Breonna Taylor was killed a year ago. Now, protests are on. What happened to her?

Demonstrators in the US demanded justice and police reforms on Saturday as they marched on the one-year anniversary of the death of Breonna Taylor, a young Black woman mistakenly shot and killed by officers during a raid of her apartment. Why are people protesting? What really happened to her? Read to find out

What went down on March 13, 2020?

Taylor, a Black 26-year-old emergency medical technician and aspiring nurse, was shot six times and killed by police in her Louisville home during a botched raid on March 13, 2020.

(Photograph:Reuters)

What did the courts do?

A grand jury in September recommended no homicide charges against the three white officers in the case. One of the officers, Brett Hankison, was charged with three counts of wanton endangerment for firing into a neighbor’s apartment, and a juror said later those charges were the only ones brought to the grand jury by Kentucky Attorney General Daniel Cameron. Hankison and two other officers were fired by the police department.

(Photograph:Reuters)

'Black Lives Matter'

The deaths of Taylor and George Floyd, a Black man who died under the knee of a policeman in Minneapolis, became a focus of a wave of protests last year against police abuses and racism in the United States.

(Photograph:Reuters)

‘No justice, no peace’

On Saturday, Taylor's mother Tamika Palmer led hundreds marching behind a large purple banner with an illustration of Taylor's face, chanting "No justice, no peace," and chanting "Black lives matter" and "no justice, no peace" while waving signs showing Taylor`s face.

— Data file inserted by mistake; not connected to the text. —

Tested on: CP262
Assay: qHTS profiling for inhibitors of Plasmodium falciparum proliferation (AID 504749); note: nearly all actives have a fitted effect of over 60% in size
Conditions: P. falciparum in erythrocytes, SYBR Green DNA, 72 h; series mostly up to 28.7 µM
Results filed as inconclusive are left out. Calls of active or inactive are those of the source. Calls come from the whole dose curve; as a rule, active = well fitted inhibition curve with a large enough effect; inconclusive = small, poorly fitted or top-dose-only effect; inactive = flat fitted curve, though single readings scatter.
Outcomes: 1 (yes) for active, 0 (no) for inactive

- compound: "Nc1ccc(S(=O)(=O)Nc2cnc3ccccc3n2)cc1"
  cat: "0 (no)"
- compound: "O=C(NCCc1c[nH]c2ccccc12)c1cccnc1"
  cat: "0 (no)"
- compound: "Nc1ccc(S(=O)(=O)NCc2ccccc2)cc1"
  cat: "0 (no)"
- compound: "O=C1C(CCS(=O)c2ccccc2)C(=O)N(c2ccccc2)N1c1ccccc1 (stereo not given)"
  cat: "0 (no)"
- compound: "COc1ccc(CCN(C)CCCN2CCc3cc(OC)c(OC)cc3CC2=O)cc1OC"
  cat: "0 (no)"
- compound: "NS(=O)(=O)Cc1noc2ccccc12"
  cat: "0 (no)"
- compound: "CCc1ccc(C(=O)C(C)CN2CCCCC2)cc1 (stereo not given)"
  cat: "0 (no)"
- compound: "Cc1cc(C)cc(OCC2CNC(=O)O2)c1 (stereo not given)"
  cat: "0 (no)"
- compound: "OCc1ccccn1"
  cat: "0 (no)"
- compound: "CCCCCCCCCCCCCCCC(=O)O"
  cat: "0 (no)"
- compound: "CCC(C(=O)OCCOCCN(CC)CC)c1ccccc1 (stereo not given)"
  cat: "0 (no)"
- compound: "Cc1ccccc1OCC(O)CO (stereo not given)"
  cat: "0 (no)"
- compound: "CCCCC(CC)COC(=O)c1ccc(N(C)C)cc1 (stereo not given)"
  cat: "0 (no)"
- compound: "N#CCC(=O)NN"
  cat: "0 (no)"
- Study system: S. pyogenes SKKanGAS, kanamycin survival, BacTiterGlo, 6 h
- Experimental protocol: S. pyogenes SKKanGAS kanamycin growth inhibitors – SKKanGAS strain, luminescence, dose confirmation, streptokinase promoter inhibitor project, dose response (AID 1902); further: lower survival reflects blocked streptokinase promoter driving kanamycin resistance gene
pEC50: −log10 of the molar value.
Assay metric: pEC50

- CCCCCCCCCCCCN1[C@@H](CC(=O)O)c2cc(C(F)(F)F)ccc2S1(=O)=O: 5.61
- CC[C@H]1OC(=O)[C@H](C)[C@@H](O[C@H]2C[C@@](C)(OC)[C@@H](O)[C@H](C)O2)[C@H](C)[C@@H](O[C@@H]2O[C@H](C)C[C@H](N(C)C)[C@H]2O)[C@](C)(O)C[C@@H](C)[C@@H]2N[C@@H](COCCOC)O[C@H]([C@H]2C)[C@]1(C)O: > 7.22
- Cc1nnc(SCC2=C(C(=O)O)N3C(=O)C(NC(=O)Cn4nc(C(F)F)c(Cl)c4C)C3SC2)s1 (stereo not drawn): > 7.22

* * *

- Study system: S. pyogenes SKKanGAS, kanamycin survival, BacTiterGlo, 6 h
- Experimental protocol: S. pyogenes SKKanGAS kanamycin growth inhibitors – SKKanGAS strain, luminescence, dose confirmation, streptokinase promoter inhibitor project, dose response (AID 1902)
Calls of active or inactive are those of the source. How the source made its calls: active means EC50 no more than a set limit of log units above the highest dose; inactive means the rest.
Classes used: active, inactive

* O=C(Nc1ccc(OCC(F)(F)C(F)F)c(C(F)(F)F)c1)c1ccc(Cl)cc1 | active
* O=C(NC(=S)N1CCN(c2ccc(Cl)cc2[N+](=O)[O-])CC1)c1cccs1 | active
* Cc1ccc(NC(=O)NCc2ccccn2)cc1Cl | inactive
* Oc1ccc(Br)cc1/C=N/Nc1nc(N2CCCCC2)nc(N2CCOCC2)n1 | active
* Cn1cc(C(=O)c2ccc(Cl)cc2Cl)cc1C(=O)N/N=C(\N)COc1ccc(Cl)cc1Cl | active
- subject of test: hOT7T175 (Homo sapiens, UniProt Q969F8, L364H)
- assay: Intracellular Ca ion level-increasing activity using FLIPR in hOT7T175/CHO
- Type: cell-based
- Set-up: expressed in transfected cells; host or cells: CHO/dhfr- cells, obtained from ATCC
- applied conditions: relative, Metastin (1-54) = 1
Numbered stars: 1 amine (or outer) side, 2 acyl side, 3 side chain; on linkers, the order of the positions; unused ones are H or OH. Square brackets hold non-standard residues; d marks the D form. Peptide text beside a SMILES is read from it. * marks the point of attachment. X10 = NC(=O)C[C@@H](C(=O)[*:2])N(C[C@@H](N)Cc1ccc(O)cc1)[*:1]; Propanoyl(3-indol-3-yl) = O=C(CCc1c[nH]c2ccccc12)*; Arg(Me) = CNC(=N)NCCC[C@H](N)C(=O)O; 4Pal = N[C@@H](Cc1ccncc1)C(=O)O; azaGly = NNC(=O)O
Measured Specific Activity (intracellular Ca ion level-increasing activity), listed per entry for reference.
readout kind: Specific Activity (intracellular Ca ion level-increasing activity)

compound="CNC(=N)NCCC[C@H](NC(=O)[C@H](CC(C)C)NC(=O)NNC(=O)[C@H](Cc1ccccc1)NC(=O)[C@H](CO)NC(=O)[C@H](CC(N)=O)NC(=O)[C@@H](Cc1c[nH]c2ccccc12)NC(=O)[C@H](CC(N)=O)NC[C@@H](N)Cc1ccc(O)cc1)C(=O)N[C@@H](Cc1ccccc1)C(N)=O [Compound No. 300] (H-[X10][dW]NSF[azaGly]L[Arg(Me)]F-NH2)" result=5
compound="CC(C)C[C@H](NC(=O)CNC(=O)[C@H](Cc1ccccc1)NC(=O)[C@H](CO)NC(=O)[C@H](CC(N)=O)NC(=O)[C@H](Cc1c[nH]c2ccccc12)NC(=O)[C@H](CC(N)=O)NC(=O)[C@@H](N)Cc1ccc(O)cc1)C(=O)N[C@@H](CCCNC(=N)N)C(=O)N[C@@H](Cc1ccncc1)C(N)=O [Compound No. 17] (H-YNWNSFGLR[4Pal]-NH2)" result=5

(Photograph:AFP)

‘Outrageous’ laxity

Twelve months after the killing in which police shot Taylor while looking for a former friend of hers only one of three police officers has been charged, and only for endangering Taylor's neighbours by firing wildly.  The failure to press homicide charges a decision denounced as "outrageous" by Taylor's family sparked sporadic violence in Louisville last September.

(Photograph:AFP)

Biden extends support for reforms

President Joe Biden on Saturday declared his support for reforms. "Breonna Taylor's death was a tragedy, a blow to her family, her community, and America," he tweeted. "As we continue to mourn her, we must press ahead to pass meaningful police reform in Congress. I remain committed to signing a landmark reform bill into law." Louisville Mayor Greg Fisher said his city has made significant reforms in policies and priorities, but that there was still "a good deal of work ahead."

(Photograph:AFP)

Lawsuit in action

Louisville in September agreed to pay $12 million to settle a civil rights lawsuit filed by Taylor`s family. On Saturday, protests were held in other cities across the United States on Saturday to mark Taylor`s death, including in Atlanta and New York.

(Photograph:AFP)

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